Reducing the risk of skin irritation from hand washing

In the past, the leading group of people suffering from skin reactions from the usage of hand hygiene products would be health care workers, cleaners and food handlers. However, the tables have turned due to the COVID-19 pandemic where hand hygiene is often stressed.

More and more adults and even children are suffering from skin changes over the hands due to the frequent hand washing or usage of hand sanitisers.

What is the cause of skin irritation?

Skin reactions from hand hygiene can be divided into irritant contact dermatitis or allergic contact dermatitis.

Irritant contact dermatitis

Hand hygiene products are often alcohol-based or contain antibacterial agents like chlorhexidine, triclosan and other active ingredients. These substances damage the skin by stripping away the outermost layer of skin and disrupting the lipid layer (also known as a moisture barrier layer), thus reducing the water-binding capacity of the skin.
Eventually, the skin over the hands become dry, itchy, and even cracking or bleeding. The finger-webs are the first to be affected, followed by the back of hands and wrists, usually sparing the palms.

Allergic contact dermatitis

The incidence of allergic contact dermatitis is rarer compared to irritant contact dermatitis. In allergic contact dermatitis, the affected person would have predisposing factors such as eczema.
The most common cause of contact allergies is the presence of fragrances and preservatives in the hand hygiene products.
Most of the time, the allergic reaction is somewhat delayed occurring after a few days of exposure. However, in some individuals, there might be immediate reactions within hours from contact.

Why are children more vulnerable to skin irritation?

Children are more vulnerable to skin irritation because of their thinner layer of superficial skin (stratum corneum) as well as a lower natural moisturising factor and skin lipid production compared to adults.

Handwashing is essential during this pandemic and cannot be compromised. So, how can we protect the skin over the hands at the same time?

 Use gentle hand washing products
In the case of alcohol-based hand rubs, choose those which incorporate moisturisers to reduce the risk of irritation or dryness. It is important to note that cream cleansers do not have antibacterial properties.
Hence, washing with soap and water or using a hand sanitiser is still needed in cleaning the hands to destroy the SARS-CoV-2 virus, responsible for COVID-19.

 Do not overdo hand washing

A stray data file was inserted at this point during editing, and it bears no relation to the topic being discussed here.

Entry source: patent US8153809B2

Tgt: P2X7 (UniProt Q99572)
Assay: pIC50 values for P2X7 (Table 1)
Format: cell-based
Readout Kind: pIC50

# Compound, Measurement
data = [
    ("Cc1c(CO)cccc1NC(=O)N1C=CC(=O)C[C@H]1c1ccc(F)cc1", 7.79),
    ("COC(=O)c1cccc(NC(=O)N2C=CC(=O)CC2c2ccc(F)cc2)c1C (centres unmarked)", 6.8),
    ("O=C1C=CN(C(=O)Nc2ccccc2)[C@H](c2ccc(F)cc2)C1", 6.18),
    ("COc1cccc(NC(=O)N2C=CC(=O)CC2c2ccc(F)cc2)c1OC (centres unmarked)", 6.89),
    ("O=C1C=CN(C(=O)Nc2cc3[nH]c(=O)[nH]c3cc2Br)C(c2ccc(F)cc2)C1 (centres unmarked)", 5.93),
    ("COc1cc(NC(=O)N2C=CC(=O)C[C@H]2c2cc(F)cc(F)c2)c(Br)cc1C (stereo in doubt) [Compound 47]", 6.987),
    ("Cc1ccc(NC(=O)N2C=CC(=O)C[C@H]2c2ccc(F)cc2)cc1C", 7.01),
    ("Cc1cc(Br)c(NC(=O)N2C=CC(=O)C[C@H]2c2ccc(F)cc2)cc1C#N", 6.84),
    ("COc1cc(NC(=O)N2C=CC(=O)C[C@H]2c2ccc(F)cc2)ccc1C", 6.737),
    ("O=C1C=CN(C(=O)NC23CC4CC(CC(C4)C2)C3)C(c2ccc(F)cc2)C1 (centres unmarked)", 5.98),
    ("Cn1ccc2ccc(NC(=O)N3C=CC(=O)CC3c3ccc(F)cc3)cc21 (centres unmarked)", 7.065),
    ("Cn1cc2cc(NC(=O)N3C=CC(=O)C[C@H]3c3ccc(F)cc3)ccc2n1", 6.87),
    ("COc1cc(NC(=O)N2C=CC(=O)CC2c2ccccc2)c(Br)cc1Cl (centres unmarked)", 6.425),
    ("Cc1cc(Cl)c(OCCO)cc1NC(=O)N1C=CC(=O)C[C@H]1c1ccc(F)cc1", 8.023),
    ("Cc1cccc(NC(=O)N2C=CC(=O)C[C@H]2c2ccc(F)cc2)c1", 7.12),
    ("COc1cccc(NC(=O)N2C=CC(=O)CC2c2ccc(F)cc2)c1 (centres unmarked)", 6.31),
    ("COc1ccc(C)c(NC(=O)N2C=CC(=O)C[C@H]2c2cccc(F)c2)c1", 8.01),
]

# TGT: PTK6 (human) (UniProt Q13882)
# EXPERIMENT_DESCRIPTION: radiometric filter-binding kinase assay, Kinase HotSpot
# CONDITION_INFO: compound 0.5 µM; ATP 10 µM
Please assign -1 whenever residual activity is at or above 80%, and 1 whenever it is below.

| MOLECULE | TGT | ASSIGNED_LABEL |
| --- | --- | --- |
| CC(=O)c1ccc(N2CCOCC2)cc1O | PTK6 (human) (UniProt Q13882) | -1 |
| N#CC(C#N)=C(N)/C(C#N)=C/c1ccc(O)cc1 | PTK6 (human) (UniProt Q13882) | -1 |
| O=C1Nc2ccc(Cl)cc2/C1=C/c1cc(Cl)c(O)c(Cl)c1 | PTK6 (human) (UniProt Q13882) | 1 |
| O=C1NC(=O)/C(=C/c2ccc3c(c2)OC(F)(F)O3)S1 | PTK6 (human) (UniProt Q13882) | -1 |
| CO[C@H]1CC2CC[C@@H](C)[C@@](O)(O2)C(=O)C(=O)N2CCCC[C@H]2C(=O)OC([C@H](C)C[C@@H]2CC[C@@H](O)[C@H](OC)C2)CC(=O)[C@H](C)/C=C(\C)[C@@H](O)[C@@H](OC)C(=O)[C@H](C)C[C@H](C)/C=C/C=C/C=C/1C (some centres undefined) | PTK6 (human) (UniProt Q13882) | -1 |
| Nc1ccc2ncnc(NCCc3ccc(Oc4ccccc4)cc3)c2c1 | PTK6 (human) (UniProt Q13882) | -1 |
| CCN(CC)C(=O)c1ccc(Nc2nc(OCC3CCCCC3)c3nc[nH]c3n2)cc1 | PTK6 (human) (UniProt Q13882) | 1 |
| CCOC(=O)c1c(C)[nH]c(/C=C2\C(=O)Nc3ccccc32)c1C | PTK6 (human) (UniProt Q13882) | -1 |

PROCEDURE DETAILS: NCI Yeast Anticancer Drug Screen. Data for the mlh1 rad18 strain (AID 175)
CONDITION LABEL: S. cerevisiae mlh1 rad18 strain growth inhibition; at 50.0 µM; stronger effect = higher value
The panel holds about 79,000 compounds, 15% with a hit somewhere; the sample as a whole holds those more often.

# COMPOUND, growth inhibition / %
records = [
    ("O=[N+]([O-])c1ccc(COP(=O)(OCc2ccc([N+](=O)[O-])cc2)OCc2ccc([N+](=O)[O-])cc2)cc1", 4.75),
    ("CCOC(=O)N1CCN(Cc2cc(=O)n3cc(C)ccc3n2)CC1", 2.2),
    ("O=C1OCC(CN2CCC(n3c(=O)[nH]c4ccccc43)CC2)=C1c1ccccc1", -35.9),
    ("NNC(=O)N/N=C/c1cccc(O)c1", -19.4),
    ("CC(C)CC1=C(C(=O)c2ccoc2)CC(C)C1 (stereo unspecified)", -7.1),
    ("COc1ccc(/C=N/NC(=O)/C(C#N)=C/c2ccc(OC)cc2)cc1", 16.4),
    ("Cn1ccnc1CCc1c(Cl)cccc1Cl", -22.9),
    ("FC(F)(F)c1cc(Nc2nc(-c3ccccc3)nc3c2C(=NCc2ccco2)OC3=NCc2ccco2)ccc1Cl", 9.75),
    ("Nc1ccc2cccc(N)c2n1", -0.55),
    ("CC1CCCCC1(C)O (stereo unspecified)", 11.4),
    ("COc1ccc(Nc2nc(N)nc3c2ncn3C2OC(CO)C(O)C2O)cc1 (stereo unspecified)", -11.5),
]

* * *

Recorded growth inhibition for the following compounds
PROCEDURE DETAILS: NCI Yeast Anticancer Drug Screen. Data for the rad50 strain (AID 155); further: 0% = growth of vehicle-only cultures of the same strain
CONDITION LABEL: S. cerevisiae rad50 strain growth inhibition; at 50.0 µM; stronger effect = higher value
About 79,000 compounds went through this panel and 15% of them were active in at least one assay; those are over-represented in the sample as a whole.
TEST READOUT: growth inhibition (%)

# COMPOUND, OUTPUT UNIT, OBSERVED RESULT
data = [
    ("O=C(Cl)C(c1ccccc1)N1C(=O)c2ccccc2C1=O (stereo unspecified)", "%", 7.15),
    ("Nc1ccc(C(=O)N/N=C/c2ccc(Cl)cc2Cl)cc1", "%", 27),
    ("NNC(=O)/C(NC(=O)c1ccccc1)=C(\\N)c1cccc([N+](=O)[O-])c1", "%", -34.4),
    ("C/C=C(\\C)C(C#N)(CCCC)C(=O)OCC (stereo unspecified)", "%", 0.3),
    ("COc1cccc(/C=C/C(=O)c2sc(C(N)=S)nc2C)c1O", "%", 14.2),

Certain hand hygiene practices can increase the risk of skin irritation. For example, washing hands regularly with soap and water immediately or after using alcohol-based hand rub can worsen skin irritation. Choose either one.
If there is no available clean water source nearby, use a hand sanitiser. However, if the hands are visibly dirty with food, oil or soil, washing with soap and water would be the best option. Too much of handwashing may not be necessarily better.

 Always moisturise the hands
Make it a habit to moisturise hands immediately after handwashing or whenever the skin feels dry. Hand lotions and creams often contain moisturising agents, fats and oils that can increase skin hydration and replace depleted skin lipids. Re-application of hand moisturisers may be needed up to 10-20 times a day depending on the frequency of handwashing and skin condition.

 Wear gloves only when it is needed
Frequent wearing of gloves can increase the risk of skin irritation due to retained sweat within the glove or latex allergy. For the vast majority, the use of gloves while going out, shopping for groceries etc. is not advisable. For those who need to wear gloves due to the nature of their job, avoid powdered or latex gloves. After usage of gloves, do moisturise the hand thoroughly with a greasy moisturiser.

I hope these tips prove useful in overcoming skin irritation due to frequent hand washing!?

steps to prevent skin irritance

1. Skin reactions related to hand hygiene from WHO Guidelines on Hand Hygiene in Health Care: First Global Patient Safety Challenge Clean Care Is Safer Care
2. Vanessa Ngan: Irritant contact dermatitis
3. Photo credits to



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